BusinessWeek: – General Mills sells debt; relative yields least since July ’07. – General Mills Inc. sold its first dollar-denominated bonds in about a year as relative yields on investment-grade securities in the U.S. fell to the lowest level since before the start of the credit crisis in 2007. A measure of U.S. company credit risk increased.
LearnBonds: – Navigating the depths of junk bonds. – Last week, we examined the landscape for near-investment-grade bonds, specifically those rated BB or BB+ by S&P. Although technically considered junk, we discussed how BB rated companies may have solid business models with near-term issues or an over leveraged balance sheet. Today I’d like to extend the discussion of yields and strategy within the high-yield space, this time examining full fledged junk debt with credit ratings of ‘B’ and below, as rated by Standard & Poors.
Forbes: – Protect yourself from a Treasury bond crash with junk. – Treasury paper will not go into default, since the government can always print (and has been printing) the money it uses to pay its bills. But a distinct possibility is that lenders like China stop enabling American profligacy, with the result that interest rates go up and prices of Treasury bonds decline. Here’s how you can protect yourself from declining Treasury bond prices.
Herald Online: – U.S. Leverage finance market finishes 2013 in record style. – A strong finish in the fourth quarter for the high-yield bond and leveraged loan market contributed to another record-setting year as noted in Fitch Ratings’ new ‘U.S. Leveraged Market Quarterly’ report. Leveraged loan issuance hit a record-high $1.14 trillion.
Citywire: – Standard Life Investments launches EM corporates fund. – Standard Life Investments has launched a global emerging market corporate bond fund for the team under Richard House, as revealed by our sister publication Citywire Global.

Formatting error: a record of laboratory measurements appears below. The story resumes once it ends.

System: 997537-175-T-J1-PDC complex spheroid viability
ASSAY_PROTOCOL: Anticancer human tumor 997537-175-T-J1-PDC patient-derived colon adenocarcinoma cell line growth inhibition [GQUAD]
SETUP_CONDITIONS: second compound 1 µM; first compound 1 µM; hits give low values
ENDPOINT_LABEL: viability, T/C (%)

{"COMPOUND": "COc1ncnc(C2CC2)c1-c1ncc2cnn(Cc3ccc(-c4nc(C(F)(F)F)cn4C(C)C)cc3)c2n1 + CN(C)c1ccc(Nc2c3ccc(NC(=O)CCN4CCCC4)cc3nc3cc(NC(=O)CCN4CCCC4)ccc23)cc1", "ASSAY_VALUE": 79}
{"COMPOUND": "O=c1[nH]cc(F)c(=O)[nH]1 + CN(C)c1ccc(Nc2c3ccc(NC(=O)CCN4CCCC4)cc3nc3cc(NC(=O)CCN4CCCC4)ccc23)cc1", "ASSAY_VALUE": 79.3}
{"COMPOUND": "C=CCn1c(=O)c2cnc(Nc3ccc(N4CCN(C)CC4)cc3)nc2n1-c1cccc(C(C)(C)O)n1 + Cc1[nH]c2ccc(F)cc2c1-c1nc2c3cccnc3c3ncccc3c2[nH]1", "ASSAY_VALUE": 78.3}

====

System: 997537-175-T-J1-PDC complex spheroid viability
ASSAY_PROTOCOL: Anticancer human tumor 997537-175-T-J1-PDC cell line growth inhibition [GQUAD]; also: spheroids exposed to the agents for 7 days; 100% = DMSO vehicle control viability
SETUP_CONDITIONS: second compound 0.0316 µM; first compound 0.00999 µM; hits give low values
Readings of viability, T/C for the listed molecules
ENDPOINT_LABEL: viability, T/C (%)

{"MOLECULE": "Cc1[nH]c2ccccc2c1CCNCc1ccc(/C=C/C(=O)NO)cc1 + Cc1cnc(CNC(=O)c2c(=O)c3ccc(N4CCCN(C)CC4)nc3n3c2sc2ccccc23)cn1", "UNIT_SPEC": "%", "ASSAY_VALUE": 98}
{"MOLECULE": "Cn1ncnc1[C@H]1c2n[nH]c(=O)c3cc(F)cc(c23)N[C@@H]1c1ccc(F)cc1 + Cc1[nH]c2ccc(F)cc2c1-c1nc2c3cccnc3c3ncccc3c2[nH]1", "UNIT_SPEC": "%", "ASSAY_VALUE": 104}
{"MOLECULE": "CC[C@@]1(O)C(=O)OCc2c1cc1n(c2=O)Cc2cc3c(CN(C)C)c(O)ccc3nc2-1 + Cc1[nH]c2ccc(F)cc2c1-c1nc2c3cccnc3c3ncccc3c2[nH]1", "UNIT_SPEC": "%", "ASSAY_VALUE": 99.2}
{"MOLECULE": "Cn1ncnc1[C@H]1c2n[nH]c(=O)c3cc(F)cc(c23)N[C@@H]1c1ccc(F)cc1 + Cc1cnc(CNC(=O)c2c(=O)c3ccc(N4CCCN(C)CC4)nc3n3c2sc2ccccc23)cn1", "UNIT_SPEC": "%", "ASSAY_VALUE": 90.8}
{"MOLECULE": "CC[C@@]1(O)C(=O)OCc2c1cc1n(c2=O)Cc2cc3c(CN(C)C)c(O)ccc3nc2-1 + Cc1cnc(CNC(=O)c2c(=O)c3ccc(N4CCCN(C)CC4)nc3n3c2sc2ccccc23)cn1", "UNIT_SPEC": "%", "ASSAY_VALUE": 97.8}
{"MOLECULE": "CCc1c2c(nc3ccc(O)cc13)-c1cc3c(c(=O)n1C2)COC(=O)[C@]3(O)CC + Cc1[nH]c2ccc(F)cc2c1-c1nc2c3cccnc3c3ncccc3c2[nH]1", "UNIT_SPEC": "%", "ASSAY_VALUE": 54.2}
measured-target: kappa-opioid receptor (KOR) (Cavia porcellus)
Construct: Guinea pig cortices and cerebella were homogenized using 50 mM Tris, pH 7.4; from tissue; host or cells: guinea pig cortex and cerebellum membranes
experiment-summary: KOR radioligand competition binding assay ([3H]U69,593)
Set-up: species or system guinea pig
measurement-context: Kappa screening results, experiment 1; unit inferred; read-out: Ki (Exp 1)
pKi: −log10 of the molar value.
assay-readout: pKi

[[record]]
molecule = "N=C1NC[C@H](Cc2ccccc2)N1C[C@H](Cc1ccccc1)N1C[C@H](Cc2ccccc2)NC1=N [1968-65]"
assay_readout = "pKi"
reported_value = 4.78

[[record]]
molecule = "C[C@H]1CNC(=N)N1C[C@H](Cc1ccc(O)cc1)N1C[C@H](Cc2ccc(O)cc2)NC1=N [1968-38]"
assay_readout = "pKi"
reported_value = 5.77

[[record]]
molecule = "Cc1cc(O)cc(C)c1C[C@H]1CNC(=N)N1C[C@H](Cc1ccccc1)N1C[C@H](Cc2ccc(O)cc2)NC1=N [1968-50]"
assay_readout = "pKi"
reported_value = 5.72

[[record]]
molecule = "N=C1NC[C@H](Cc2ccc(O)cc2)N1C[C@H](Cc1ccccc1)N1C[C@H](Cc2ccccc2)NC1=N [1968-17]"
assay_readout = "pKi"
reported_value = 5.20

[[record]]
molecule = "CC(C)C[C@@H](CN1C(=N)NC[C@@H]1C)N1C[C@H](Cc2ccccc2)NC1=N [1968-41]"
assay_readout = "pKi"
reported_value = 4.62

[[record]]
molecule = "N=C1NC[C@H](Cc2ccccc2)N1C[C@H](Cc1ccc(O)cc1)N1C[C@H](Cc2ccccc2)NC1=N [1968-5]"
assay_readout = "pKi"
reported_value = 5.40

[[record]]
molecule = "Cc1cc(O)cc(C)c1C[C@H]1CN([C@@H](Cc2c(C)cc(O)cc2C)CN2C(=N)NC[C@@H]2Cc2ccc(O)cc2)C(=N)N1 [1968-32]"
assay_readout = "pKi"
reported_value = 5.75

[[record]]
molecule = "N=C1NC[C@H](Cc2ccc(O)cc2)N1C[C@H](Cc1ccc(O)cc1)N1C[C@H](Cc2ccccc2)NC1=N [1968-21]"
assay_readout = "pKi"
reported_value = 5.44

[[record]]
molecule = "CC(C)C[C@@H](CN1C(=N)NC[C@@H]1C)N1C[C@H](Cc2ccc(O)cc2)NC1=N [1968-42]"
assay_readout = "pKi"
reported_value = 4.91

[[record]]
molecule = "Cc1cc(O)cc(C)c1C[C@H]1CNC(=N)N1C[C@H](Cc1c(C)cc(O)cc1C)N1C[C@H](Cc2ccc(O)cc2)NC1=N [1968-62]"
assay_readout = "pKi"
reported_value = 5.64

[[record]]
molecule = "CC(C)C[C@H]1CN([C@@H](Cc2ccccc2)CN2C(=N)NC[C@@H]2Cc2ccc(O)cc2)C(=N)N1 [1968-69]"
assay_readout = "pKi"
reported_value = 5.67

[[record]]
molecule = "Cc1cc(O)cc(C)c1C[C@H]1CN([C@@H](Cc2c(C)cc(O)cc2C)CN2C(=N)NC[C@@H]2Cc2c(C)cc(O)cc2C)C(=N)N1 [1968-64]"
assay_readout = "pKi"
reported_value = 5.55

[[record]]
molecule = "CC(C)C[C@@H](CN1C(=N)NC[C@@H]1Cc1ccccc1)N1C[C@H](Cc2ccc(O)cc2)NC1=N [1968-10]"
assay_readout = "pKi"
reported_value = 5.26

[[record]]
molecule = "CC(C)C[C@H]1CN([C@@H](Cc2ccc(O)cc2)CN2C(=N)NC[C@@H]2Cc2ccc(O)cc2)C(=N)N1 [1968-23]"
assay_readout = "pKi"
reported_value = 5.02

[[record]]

CNBC: – The Great Unrotation? Bonds top stocks. – This is supposed to be a bad year for bonds, according to just about everyone on Wall Street. But the first few weeks of 2014 have not gone according to plan.
New York Times: – Investors seek yields in Europe, but analysts warn of risk. – When Ireland recently made its first offering of new debt since leaving its bailout program, the Irish prime minister, Enda Kenny, was already focused on where the money would come from next.
MoneyNews: – A funny thing happened on the way to the bond rout. – The economic recovery powered by the Federal Reserve’s bond-purchase program was expected to prompt rising yields that would crush bond values, because prices of fixed-income securities generally fall as yields rise. Many pundits predicted investors would bail out of bonds and jump into stocks, which were expected to offer much better returns, in what some called a “great rotation.”
FT Adviser: – Liontrust’s Mabbutt sees end of bond market selloff. – Global Strategic Bond fund manager says bond selloff reminiscent of 1994 “has already happened” after turbulent year in fixed income.
Focus on Funds: – Bond breakout could be ‘violent’: Ned Davis research. – Is there something disquieting about the sudden good feeling in the bond market? Joe Kalish of Ned Davis Research seems to think so. He eyes the calm as a reason for caution, arguing Wednesday that any breakout from the recent trend “could be violent, resulting in rapid price changes in a short period of time.”
Personal Finance: – 5 Ways to navigate the index fund maze. – A growing number of people are investing in index funds. According to a Morningstar article, “A Bull Market in Passive Investing,” only 12 percent of U.S. open-end mutual fund and exchange-traded fund assets were invested in passively managed funds as of Nov. 1, 2003. That percentage has risen to 27 percent, and it continues to grow. Unfortunately, making the decision to invest in index funds is only the beginning of the process toward intelligent and responsible investing. These tips can help you navigate the index fund maze.
Gross: PIMCO’s fully engaged. Batteries 110% charged. I’m ready to go for another 40 years!
— PIMCO (@PIMCO) January 21, 2014
Gross: I think bond markets have it wrong. First Fed funds hike in Dec 2014? Can the 49’ers win the Super Bowl? Same odds. @federalreserve
— PIMCO (@PIMCO) January 22, 2014
Spread between bonds rated B and CCC is currently 292bps. This compares to a 20yr avg of 669bps and a median of 511bps
— David Schawel (@DavidSchawel) January 22, 2014